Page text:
If you want a more laid back life then Sihanoukville is a very nice spot. In my opinion it is a great city for any Asia noob to start out. Maybe I just think that because it is where I started, but it has all the right things to make the adjustment easy. You can live right in the middle of the touristy area which is quite safe for very cheap.
There are lots of smiling white faces around to make you feel comfortable. The people in that area speak English better than other areas. There’s lots of the western food you are used to. The beach is right there and no better way to forget about the stress of a bad poker session than taking a long walk on the beach.
Negatives about Sihanoukville would be that you are quite far from any proper medical care if something goes wrong. This is also kind of true for Phnom Penh as well as many people will tell you that if you need major medical attention you should try to go to Thailand for it. Also the power outages in Sihanoukville get quite annoying and I don’t think they happen anywhere near as often in Phnom Penh.
Siem Reap is a small tourist town centred around the Angkor Wat temples and one strip of bars, most poker players would probably get bored after a short while living there. Nice place to visit for a holiday though.
‘Darling Darling’ NightClub at NagaWorld, the largest of Cambodia’s Casinos
I have heard in Phnom Penh that the number that takes you from an ok apartment to something nice and furnished is around $400 a month. Any cheaper and you will be dealing with a questionable area or not as nice of a place. For $400 you should be able to get a nice furnished apartment in a good area of the city.
In Sihanoukville unfurnished apartments go for as low as $150, and nice furnished places $500-$600. I met a guy there renting a large house for $500 a month a few hundred meters from the main road. My entire time in Cambodia I just stayed at hotels and guesthouses on Serendipity road and negotiated monthly deals because I don’t like signing leases. During low season I paid $250 a month, during high season the most I paid was $330.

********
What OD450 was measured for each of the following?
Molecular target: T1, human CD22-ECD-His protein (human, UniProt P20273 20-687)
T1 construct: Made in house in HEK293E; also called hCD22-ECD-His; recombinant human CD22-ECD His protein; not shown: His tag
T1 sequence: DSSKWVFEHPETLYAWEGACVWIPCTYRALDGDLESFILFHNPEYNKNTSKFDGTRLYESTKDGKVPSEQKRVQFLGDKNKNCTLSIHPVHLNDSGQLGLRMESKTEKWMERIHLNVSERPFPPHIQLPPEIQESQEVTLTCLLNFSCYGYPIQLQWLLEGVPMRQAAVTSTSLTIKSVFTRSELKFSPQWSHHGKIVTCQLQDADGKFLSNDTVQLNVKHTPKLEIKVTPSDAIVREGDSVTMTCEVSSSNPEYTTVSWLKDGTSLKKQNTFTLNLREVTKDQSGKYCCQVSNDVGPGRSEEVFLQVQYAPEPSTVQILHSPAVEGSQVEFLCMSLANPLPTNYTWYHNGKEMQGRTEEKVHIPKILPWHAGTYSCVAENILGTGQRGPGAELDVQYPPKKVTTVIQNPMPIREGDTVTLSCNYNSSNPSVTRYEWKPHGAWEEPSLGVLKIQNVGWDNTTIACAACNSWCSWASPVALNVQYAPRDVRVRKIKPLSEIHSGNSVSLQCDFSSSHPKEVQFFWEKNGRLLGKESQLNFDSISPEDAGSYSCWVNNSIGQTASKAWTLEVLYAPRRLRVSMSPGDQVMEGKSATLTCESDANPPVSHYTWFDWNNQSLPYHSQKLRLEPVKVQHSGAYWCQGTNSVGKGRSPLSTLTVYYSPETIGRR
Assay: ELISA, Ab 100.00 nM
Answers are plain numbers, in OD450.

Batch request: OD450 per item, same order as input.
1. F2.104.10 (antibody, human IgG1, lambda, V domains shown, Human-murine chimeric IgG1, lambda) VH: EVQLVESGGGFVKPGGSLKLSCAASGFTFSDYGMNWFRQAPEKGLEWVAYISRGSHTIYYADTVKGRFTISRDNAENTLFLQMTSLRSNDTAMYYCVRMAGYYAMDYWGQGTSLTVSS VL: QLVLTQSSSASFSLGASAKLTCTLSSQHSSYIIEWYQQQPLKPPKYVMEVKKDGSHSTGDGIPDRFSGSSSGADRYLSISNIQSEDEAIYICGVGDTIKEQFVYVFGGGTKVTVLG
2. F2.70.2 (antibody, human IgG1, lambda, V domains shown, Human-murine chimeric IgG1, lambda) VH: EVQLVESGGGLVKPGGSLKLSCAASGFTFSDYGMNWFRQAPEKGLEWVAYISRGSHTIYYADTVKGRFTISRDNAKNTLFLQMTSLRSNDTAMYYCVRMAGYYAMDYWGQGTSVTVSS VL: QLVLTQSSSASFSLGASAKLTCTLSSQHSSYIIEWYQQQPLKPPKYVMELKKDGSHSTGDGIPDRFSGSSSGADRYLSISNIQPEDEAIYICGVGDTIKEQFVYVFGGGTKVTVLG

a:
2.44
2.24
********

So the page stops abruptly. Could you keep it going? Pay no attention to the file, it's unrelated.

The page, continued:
Cambodia would be a pretty good place for a poker house because you can rent houses so cheap. As mentioned I knew a guy who had a huge house for $500. You could easily have had 5 guys living in it if not more. I would guess there were 10 people living in his house but they were his Cambodian wife’s family.
If you just get a room at a guesthouse for a week while you shop around I am sure you would find a nice house for rent that would work.
I am sure you could live quite cheaply out in the provinces, but as far as places any poker player would want to live I think it is probably Sihanoukville. Siem Reap may be the same but I would guess there are lots of overpriced tourist places that you would not be able to afford if you wanted to live cheaply.
In Sihanoukville you can eat at any restaurant on the main tourist road for $5ish a meal. There are some nicer places around and a few expensive resorts, but for the most part you won’t miss out on a small budget.
A grinder posted pics of his 3 bed 2 bath apartment, for $1.2k with private terrace and maid – View Post
One of the main pluses about Cambodia is the fact that you never have to make visa runs. There are two types of visas you can get when you arrive, one costs $30 and the other is $35. If you get the $35 option you can keep renewing your visa forever, or until the rules change. Quite a few Thailand expats fed up with the visa system there end up making the move to Cambodia or Vietnam.
You can get a one month tourist visa on arrival for $30 which allows you to extend 1 additional month. That’s the first visa type I mentioned above. Or you can get the second type which is a ‘business visa’ for $35. With that one if you then head to the nearest Cambodia embassy nearby, you can change it to a year long visa for $280. It can be extended indefinitely.